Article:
Returns, refunds, and quality control questions are among the most common types of customer service tickets. Not only are these tedious, but they also leave little time for more sophisticated demands, such as transmitting product information or assisting a customer in finding the best product for them. Zowie co-founders Maja Schaefer and Matt Ciolek believe that much of that monotonous labour can automate. They started the company in 2019, combining their product development and customer survey knowledge from working with an e-commerce startup.
“We found that prior solutions were not solving customer service since their installation was so difficult,” CEO Schaefer told TechCrunch. “It would take months to put in place, then be difficult to sustain.” They presented chatbots to a client as a repeatable work solution, and after being charged with constructing them in a couple of weeks, they came up with the idea for Zowie.
It is not new to use AI-powered chatbots for customer assistance. Companies like Forethought, Heyday, Cognigy, Landbot, and Heyflow have all announced financing in this field in the last year. Some competitors, however, need the organization to input responses and other workflow information into the application, according to Schaefer. Instead, Zowie’s Zowie X1 technology automates request workflows that customized to a product or brand from the start. In minutes, the company can analyze data and tell a customer what proportion of support tickets Zowie can handle, which can be as high as 50%.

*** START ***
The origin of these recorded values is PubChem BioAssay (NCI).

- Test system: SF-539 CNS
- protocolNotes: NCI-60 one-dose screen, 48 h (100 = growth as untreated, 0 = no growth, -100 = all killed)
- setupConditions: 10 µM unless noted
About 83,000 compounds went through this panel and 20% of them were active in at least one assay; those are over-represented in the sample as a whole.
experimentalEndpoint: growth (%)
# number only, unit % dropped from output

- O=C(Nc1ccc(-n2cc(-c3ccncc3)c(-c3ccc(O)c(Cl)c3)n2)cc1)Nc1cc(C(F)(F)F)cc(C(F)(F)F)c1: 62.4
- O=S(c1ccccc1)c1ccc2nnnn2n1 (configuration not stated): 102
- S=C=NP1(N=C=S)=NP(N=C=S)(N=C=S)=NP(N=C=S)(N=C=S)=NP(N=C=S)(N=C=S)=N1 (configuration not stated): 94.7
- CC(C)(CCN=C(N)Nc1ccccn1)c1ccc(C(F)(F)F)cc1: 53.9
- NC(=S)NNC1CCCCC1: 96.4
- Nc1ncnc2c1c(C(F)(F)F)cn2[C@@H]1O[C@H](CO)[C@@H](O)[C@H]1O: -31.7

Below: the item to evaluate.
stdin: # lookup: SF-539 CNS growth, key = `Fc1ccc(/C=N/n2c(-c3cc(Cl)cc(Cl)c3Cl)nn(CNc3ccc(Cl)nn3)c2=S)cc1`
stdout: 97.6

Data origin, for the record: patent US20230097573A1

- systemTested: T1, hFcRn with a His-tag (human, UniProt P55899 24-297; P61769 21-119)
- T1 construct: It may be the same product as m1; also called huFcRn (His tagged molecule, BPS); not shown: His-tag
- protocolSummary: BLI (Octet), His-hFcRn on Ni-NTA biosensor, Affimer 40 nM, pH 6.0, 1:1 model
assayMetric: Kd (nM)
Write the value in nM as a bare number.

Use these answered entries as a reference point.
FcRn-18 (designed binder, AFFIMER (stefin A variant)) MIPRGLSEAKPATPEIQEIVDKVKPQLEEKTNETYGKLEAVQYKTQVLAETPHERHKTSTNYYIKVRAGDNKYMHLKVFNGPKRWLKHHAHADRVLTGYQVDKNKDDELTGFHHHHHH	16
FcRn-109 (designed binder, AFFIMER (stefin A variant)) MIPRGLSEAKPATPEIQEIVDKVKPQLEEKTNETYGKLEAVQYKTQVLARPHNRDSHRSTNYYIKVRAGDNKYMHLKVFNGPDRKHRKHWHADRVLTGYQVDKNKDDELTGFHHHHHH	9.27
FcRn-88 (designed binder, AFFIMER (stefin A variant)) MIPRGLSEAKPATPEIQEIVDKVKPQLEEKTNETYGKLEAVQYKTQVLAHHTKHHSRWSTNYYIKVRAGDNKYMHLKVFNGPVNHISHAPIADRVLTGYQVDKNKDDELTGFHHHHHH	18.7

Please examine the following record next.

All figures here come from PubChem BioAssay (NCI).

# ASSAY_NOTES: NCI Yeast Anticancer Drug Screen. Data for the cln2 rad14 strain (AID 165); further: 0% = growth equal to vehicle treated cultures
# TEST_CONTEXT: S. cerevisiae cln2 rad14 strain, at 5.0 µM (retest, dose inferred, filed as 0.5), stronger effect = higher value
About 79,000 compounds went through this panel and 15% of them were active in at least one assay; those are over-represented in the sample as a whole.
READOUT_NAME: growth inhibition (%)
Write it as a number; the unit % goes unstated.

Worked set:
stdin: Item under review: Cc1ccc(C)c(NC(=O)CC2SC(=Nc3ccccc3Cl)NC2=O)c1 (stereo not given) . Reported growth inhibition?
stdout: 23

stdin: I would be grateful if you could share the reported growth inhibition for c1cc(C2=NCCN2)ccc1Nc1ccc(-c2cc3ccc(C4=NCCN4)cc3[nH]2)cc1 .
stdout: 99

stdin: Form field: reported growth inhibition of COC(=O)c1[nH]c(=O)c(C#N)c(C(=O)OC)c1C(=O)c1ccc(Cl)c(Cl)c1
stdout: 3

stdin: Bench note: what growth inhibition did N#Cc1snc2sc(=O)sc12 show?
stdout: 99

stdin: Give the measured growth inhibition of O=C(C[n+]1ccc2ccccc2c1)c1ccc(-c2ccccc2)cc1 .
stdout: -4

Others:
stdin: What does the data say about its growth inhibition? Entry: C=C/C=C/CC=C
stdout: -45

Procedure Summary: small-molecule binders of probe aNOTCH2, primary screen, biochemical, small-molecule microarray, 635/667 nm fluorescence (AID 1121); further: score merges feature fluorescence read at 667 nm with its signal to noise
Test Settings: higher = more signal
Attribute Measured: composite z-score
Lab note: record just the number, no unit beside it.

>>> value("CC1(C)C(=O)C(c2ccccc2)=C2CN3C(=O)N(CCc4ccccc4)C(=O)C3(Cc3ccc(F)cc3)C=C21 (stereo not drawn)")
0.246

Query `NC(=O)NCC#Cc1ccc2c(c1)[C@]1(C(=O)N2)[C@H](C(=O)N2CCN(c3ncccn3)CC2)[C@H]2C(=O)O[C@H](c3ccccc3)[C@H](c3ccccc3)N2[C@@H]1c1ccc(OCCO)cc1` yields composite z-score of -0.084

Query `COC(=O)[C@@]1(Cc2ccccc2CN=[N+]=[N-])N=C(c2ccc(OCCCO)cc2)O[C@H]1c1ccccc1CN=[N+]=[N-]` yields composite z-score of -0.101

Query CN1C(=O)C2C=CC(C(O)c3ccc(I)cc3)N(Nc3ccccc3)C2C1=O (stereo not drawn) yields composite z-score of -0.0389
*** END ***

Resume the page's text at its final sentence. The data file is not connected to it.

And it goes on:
According to Schaefer, chatbots free up around two hours each day per agent, allowing them to take on queries that the chatbot does not answer, manage sophisticated issues, and convert more assistance into sales. Customers can generate up to 45 percent more revenue on average, she claimed. After seeing its revenue triple between 2020 and 2021, the firm opted to raise $5 million in a seed round led by Gradient Ventures and 10xFounders, with participation from Lattice CEO Jack Altman, Giesswein CEO Markus Giesswein, and returning investor Inovo Venture Partners.
Giesswein is one of the company’s approximately 100 customers. She plans to spend the money on product development, marketing, and sales, as well as expanding the commercial staff in the US and across North America. Zowie now employs 36 people, with plans to expand that number this year. Automation across as many channels as possible, from websites to email to Whatsapp, is one of the product features the firm is trying to expand, as is the ability for salespeople to travel through the client journey.
Gradient Ventures general partner Darian Shirazi says his firm was drawn to Zowie in part because of the company’s rapid sales growth and the business that the founders are establishing. “When we looked at Zowie, one of the differentiators we saw was that it was the first AI chatbot for e-commerce that generated your knowledge base,” he explained. “Others must provide the knowledge basis to answer the inquiries, and some businesses simply do not have the resources to do so.” We looked around the chatbot market and found that no one had done a good job with e-commerce, which is a huge vertical.”